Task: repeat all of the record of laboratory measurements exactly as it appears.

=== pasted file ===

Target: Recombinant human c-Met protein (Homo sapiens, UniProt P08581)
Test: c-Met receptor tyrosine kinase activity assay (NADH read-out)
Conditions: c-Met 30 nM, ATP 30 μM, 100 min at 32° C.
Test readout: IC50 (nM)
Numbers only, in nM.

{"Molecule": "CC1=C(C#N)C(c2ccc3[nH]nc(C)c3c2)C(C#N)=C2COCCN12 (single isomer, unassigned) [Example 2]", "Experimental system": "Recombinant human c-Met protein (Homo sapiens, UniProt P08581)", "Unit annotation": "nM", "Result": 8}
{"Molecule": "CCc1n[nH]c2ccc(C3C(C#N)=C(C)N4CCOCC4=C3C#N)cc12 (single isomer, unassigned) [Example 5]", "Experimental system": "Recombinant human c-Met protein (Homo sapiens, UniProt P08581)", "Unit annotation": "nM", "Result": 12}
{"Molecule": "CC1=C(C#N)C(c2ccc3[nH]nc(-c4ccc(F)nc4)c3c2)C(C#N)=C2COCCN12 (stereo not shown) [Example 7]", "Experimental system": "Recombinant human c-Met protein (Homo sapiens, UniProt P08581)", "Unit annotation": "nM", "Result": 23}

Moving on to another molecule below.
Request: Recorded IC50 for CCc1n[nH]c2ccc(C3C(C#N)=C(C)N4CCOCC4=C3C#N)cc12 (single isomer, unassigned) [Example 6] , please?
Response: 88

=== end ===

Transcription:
Target: Recombinant human c-Met protein (Homo sapiens, UniProt P08581)
Test: c-Met receptor tyrosine kinase activity assay (NADH read-out)
Conditions: c-Met 30 nM, ATP 30 μM, 100 min at 32° C.
Test readout: IC50 (nM)
Numbers only, in nM.

{"Molecule": "CC1=C(C#N)C(c2ccc3[nH]nc(C)c3c2)C(C#N)=C2COCCN12 (single isomer, unassigned) [Example 2]", "Experimental system": "Recombinant human c-Met protein (Homo sapiens, UniProt P08581)", "Unit annotation": "nM", "Result": 8}
{"Molecule": "CCc1n[nH]c2ccc(C3C(C#N)=C(C)N4CCOCC4=C3C#N)cc12 (single isomer, unassigned) [Example 5]", "Experimental system": "Recombinant human c-Met protein (Homo sapiens, UniProt P08581)", "Unit annotation": "nM", "Result": 12}
{"Molecule": "CC1=C(C#N)C(c2ccc3[nH]nc(-c4ccc(F)nc4)c3c2)C(C#N)=C2COCCN12 (stereo not shown) [Example 7]", "Experimental system": "Recombinant human c-Met protein (Homo sapiens, UniProt P08581)", "Unit annotation": "nM", "Result": 23}

Moving on to another molecule below.
Request: Recorded IC50 for CCc1n[nH]c2ccc(C3C(C#N)=C(C)N4CCOCC4=C3C#N)cc12 (single isomer, unassigned) [Example 6] , please?
Response: 88